It has been a welcome change to meet people who aren't too shy to greet you with delight.
A fellow traveller was embarassed when a Taiwanese acquaintance hugged her tightly and squealed with delight when she noticed a familiar face among the media present at an event. We are unaccustomed to wearing our feelings on our faces.
The people here don't give a second thought and automatically offer a wide smile if you offer one in return. I've tested this more than once in the elevators and the streets of Taipei. A gentleman was counting down the floors with his young son and they grinned when I made small talk and offered to share names in broken English.
Somewhere along the way, the rest of us have forgotten common compassion for fellow beings. It doesn't surprise me that Taiwanese people choose to live, for the most part, fairly simplistic lives. The rush of the streets aren't interspersed with relentless honking. People aren't yelling in the streets or knocking each other off the sidewalk in an attempt to be the first in line.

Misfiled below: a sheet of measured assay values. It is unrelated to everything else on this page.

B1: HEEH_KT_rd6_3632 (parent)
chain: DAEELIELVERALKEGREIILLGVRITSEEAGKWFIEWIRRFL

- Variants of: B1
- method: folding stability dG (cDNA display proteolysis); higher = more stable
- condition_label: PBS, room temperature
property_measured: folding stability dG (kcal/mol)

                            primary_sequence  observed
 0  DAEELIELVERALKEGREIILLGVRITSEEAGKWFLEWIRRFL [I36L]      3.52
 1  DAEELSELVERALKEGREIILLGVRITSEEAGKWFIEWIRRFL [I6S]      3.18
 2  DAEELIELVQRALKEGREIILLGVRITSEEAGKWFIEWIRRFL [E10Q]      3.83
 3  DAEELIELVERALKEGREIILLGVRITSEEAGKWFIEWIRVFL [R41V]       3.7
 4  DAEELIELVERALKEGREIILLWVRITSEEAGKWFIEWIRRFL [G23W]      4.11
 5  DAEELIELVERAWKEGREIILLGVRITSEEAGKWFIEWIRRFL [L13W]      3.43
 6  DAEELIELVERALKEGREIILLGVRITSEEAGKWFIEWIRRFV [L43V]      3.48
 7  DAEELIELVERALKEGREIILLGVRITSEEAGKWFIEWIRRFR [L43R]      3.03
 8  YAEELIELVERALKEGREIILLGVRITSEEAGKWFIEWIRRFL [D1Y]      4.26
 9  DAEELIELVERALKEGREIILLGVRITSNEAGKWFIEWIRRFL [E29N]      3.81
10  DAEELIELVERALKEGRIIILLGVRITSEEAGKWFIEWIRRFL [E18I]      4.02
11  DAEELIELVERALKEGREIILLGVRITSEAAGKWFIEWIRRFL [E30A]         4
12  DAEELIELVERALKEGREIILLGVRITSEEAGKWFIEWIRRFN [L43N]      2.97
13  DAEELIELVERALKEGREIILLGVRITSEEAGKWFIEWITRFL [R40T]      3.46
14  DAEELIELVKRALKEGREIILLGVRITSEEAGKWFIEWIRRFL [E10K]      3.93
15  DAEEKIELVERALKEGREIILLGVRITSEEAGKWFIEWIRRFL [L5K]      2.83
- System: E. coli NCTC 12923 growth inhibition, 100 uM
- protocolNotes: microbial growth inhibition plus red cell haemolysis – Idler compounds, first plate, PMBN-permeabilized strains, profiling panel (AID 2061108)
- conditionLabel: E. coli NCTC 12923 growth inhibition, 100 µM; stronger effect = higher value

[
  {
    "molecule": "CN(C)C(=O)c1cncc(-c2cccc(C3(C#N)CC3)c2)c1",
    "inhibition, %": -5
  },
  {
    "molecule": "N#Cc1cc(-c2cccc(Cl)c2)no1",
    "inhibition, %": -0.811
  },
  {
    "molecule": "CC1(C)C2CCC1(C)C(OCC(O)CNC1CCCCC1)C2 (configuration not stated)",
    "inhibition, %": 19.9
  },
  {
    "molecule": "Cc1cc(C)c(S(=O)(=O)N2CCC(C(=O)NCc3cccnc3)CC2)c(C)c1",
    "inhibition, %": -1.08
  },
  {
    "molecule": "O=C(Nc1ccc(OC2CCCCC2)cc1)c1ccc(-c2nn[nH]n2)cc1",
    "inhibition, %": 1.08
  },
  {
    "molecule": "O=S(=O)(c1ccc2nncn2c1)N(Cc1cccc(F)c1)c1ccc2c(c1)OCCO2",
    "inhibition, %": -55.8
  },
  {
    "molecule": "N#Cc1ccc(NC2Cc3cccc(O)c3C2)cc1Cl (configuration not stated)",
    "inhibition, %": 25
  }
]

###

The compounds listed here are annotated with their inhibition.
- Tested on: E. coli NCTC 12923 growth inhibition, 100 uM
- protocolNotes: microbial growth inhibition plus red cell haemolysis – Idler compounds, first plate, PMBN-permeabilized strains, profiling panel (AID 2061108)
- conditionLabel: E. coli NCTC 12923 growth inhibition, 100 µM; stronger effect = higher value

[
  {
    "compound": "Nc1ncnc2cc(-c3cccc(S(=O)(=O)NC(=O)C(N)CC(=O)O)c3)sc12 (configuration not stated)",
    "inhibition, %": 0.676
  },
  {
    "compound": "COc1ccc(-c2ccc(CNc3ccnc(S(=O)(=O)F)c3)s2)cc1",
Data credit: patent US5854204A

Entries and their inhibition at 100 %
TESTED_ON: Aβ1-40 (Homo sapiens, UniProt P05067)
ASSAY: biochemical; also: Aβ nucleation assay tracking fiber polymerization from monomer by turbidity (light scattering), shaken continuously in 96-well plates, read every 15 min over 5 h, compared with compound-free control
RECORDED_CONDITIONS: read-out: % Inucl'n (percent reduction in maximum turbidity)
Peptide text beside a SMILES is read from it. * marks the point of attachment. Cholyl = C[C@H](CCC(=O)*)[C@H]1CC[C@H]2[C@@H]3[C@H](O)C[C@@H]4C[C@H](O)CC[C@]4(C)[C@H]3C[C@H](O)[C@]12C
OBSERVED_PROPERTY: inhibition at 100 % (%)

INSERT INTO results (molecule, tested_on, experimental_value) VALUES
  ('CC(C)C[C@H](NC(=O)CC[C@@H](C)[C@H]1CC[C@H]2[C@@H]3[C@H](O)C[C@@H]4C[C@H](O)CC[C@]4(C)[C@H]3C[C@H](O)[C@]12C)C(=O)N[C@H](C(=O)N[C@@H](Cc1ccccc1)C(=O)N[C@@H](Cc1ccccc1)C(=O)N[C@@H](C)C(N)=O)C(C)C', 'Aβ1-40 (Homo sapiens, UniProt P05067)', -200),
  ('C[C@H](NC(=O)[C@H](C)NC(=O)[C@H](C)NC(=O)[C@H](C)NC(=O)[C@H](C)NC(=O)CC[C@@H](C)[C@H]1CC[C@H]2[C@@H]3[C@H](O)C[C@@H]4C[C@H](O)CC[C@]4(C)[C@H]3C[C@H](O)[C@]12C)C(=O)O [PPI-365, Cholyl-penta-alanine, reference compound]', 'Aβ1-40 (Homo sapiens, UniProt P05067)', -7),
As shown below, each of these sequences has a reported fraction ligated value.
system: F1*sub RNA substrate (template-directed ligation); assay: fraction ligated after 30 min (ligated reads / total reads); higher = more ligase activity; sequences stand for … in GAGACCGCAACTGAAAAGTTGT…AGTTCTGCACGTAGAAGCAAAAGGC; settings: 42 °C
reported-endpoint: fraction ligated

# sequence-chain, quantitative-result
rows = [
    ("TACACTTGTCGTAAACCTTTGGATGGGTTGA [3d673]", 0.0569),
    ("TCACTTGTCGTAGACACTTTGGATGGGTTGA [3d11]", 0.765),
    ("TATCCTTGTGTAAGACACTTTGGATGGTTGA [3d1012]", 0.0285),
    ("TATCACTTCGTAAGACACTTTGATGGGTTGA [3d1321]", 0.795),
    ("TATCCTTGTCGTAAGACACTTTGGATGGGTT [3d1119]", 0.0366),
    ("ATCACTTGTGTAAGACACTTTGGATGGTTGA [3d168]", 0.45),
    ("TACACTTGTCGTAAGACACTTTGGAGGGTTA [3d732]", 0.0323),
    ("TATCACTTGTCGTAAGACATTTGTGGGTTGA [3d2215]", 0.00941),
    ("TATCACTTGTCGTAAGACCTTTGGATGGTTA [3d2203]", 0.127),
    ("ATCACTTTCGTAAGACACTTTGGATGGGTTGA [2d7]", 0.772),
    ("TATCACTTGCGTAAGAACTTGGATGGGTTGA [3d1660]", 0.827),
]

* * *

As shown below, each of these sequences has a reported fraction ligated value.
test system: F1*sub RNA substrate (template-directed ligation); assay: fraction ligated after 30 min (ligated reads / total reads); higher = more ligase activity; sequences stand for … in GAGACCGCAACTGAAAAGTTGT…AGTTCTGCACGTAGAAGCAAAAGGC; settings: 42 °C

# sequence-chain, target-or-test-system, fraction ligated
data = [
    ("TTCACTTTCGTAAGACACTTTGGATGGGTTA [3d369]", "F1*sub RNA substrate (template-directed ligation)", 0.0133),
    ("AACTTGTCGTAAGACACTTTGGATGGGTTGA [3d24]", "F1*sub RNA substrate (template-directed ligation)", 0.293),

There were a few vendors at the night market who were unncessarily rude for no reason other than the fact that they wanted to make a quick sale. They can be forgiven for dealing with relentless hours of haggling customers.
True, I've not yet spent too much time here yet and I guess I can relish the fact that I'm the gullible tourist. But when the general public goes out of their way to call us 'beautiful' no matter how unkempt one may appear, there is a feeling of warmth that fills your soul and stays with you, long after you've moved on.
The breathtaking view of the serene Sun, Moon, Lake as the sun rises over the mountains.